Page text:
In a London borough home to many Muslims, Labour loses appeal over Gaza

Opposition leader Keir Starmer, who has refused to vociferously call for a ceasefire, disappoints those who have traditionally voted for his party.

A demonstrator holds a placard referencing Labour Party leader Keir Starmer as people protest in solidarity with Palestinians in Gaza [File: Hollie Adams/Reuters]By Samira ShacklePublished On 15 Feb 202415 Feb 2024

London, United Kingdom – For Sophia Naqvi, a longtime Labour Party activist, the lightbulb moment came just days into the current Middle East crisis.

On October 11, four days after Hamas killed Israeli citizens and took many captive, Israel was responding with an aggressive campaign of air attacks and blockades. The Labour leader Keir Starmer gave an interview to the radio station LBC.

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In it, he said that Israel had the “right” to cut off power and water from Gaza.

Labour later denied that Starmer had intended to support Israel cutting off supplies to the territory, saying he was instead supporting Israel’s right to defend itself.

But for Naqvi, and many others, the damage was done.

“For me, that party didn’t represent me any more,” Naqvi told Al Jazeera.

“It’s a matter of principle. In the 21st century, how can you say it’s OK to shut down water, food, electricity? He’s talking like that and he’s supposed to be a human rights lawyer.”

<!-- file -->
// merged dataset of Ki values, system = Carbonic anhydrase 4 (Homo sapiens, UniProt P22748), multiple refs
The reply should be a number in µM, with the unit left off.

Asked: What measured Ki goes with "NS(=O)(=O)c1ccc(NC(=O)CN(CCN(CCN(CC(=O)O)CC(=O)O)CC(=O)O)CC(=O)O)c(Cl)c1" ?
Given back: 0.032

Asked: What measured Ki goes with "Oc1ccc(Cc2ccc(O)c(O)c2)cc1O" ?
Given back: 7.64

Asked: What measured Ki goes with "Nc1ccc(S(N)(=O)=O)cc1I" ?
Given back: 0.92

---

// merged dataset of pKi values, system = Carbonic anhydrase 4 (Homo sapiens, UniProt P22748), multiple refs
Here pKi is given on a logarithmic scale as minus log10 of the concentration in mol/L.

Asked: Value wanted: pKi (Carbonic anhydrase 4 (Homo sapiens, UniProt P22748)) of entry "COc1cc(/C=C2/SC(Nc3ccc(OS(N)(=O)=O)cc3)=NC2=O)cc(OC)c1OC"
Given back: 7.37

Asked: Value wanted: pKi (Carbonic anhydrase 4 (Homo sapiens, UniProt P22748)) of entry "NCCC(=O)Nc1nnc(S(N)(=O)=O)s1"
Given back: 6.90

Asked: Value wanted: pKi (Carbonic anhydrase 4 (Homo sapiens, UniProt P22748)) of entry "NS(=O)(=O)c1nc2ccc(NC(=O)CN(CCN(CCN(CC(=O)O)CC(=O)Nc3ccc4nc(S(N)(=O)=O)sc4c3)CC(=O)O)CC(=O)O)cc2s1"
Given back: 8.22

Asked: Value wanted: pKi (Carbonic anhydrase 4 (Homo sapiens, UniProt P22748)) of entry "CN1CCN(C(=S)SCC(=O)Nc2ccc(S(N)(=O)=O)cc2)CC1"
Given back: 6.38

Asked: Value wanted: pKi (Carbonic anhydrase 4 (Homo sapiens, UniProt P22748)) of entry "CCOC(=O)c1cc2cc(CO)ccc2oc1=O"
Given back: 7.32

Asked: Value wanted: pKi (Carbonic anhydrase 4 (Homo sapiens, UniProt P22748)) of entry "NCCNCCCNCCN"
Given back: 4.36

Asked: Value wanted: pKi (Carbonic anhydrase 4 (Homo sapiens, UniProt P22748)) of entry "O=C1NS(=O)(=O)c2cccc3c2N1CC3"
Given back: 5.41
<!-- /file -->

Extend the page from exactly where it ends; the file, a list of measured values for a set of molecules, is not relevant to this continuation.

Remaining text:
Naqvi left the Labour Party.

This was not a decision she took lightly – she had been a member of Labour for a decade. In her local area of Newham, in East London, she had served as a women’s officer for the party.

Her father and grandfather were both involved with Labour, too. But it felt extremely clear.

“There comes a time when there are two paths. You can continue being on the wrong side, or you can leave.”

Twenty days after Starmer’s interview, as more Palestinians had been killed in Gaza, he said it was not the time to call for a ceasefire, but demanded a pause in the fighting to allow for aid to be sent into the besieged strip.

Next week, Starmer faces another major test as a second parliamentary motion calling for an immediate ceasefire will be held.

In Newham, 32 percent of residents are Muslim according to the latest census, making it one of the largest Muslim communities in the United Kingdom.

Its two Labour parliamentarians enjoy large majorities, and until recently, all 60 of its local council seats belonged to Labour.

Soon after leaving the party, Naqvi stood as an independent candidate in a local council by-election and won the seat.

“While I was knocking on doors to campaign, people said, ‘Labour? Go away.’ I said ‘I’m independent,’” she recalled. “I found that a lot of people had the same belief as I do about what’s happening in Gaza, and they wanted to be represented.”

The Hamas-led attack on October 7 killed 1,1139 people. Israel’s months-long assault on Gaza has killed at least 28,663 people and levelled much of the densely populated strip.

The Labour Party has traditionally enjoyed support from the UK’s Muslim communities, and constituencies with large Muslim populations are among the party’s safest seats.

But with Labour refusing to call for a ceasefire in Gaza, there are signs that this could be changing.

A snapshot poll by Savanta in November showed that 41 percent of Muslim voters say they feel more negatively about Labour since the outbreak of the conflict.